The Seldom Taught History of the Banana Wars (showing that things weren’t quite as rosy as newspapers made them out to be) (No citation of sources, so read with a grain of salt)



 Banana Cart, NYC 1902


Longshoreman transferring bananas, 1941-42,_New_York_-_Longshoremen._This_shows_the_prevailing_method_of_transferring_bananas_from_the_end_on_the..._-_NARA_-_518791.tif


Shop with bananas, Missouri 1906


Soda jerker flipping ice cream into malted milkshakes, Texas 1939,_Texas.jpg


Yes! We Have No Bananas sheet music cover!_We_Have_No_Bananas.png


Saturday, January 2, 2021

Episode 15 - Keeping Trim for Uncle Sam

Welcome to the supplemental post for Episode 15 - Keeping Trim for Uncle Sam! The pressure to look thin was around in 1940s America just as it is today, but sadly the ads and articles during WWII promoting weight loss were in many ways more harsh towards people who were overweight. 

Take for example this Ry-Krisp ad:

Fad diets and diet courses like this DuBarry ad sometimes put positive spins on weight loss with promises of how easy and fun it would be:

Cookbook Feature: Victory Meal Planner from 1942.

Here is one out of 12 days of the diet plan with S = Square, D = Diamond, C = Circle

Here is the infamous Adirondack Chowder that gave me so much trouble. No need to simmer it for a few hours. Just heat it until steaming and it's ready to eat!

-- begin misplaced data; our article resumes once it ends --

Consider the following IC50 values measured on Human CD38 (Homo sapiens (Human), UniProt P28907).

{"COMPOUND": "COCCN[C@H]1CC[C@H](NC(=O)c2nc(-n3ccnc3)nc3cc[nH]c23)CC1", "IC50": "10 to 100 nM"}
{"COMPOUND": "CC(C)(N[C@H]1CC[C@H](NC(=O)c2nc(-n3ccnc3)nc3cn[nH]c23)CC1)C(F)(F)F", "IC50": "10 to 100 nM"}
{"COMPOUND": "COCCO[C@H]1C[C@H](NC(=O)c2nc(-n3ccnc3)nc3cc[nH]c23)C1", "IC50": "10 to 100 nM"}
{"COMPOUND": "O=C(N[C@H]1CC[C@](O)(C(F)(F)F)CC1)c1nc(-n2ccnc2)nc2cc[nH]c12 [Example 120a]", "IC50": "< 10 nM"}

And if you'd like to try pilot bread/crackers for yourself, this is what they look like!

I'd recommend switching out the almond extract for vanilla in this Almond Peach Cream. 

There was nothing wrong with this tasty dish: Spinach and Cheese Casserole!

Thanks for stopping by! Below are the resources I used in research for this episode.




 The 1940s Experiment (One woman lives off British wartime rationing with the goal of losing weight)


The Wartime Kitchen: Living Off Rations with Ration Book Cooking (British rations)


The DuBarry Success Course - By April Calahan, 22 April 2019

Fashion Institute of Technology from the State University of New York


Dressed: The History of Fashion Podcast

April Goes to Beauty School: the 1944 Du Barry Success Course


Before & After: The DuBarry Success Course